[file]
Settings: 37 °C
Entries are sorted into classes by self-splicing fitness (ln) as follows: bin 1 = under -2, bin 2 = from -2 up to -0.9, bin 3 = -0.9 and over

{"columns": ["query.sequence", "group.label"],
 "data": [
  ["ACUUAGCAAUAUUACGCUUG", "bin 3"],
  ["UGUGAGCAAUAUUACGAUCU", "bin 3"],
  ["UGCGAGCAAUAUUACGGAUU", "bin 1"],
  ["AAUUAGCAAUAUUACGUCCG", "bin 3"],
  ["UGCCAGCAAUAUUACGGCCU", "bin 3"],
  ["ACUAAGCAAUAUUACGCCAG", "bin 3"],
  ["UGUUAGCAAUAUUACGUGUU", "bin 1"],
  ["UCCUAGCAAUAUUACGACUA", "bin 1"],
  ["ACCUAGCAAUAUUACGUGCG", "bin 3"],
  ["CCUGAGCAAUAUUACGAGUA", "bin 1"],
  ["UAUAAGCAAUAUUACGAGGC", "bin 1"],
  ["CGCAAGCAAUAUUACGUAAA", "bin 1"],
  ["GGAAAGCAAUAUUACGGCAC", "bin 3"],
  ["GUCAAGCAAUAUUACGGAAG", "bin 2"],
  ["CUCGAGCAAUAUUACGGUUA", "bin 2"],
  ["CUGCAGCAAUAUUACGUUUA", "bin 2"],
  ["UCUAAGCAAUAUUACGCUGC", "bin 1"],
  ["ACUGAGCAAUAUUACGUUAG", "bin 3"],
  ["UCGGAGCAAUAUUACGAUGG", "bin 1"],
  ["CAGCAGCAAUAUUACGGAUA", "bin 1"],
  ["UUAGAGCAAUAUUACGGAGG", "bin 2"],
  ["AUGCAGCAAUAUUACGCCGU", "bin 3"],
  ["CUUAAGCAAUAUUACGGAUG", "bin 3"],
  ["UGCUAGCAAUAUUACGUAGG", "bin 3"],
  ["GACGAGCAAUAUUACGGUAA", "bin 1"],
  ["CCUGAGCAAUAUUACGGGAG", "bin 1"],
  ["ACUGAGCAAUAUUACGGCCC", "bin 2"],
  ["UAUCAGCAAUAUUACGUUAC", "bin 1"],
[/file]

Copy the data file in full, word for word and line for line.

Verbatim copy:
Settings: 37 °C
Entries are sorted into classes by self-splicing fitness (ln) as follows: bin 1 = under -2, bin 2 = from -2 up to -0.9, bin 3 = -0.9 and over

{"columns": ["query.sequence", "group.label"],
 "data": [
  ["ACUUAGCAAUAUUACGCUUG", "bin 3"],
  ["UGUGAGCAAUAUUACGAUCU", "bin 3"],
  ["UGCGAGCAAUAUUACGGAUU", "bin 1"],
  ["AAUUAGCAAUAUUACGUCCG", "bin 3"],
  ["UGCCAGCAAUAUUACGGCCU", "bin 3"],
  ["ACUAAGCAAUAUUACGCCAG", "bin 3"],
  ["UGUUAGCAAUAUUACGUGUU", "bin 1"],
  ["UCCUAGCAAUAUUACGACUA", "bin 1"],
  ["ACCUAGCAAUAUUACGUGCG", "bin 3"],
  ["CCUGAGCAAUAUUACGAGUA", "bin 1"],
  ["UAUAAGCAAUAUUACGAGGC", "bin 1"],
  ["CGCAAGCAAUAUUACGUAAA", "bin 1"],
  ["GGAAAGCAAUAUUACGGCAC", "bin 3"],
  ["GUCAAGCAAUAUUACGGAAG", "bin 2"],
  ["CUCGAGCAAUAUUACGGUUA", "bin 2"],
  ["CUGCAGCAAUAUUACGUUUA", "bin 2"],
  ["UCUAAGCAAUAUUACGCUGC", "bin 1"],
  ["ACUGAGCAAUAUUACGUUAG", "bin 3"],
  ["UCGGAGCAAUAUUACGAUGG", "bin 1"],
  ["CAGCAGCAAUAUUACGGAUA", "bin 1"],
  ["UUAGAGCAAUAUUACGGAGG", "bin 2"],
  ["AUGCAGCAAUAUUACGCCGU", "bin 3"],
  ["CUUAAGCAAUAUUACGGAUG", "bin 3"],
  ["UGCUAGCAAUAUUACGUAGG", "bin 3"],
  ["GACGAGCAAUAUUACGGUAA", "bin 1"],
  ["CCUGAGCAAUAUUACGGGAG", "bin 1"],
  ["ACUGAGCAAUAUUACGGCCC", "bin 2"],
  ["UAUCAGCAAUAUUACGUUAC", "bin 1"],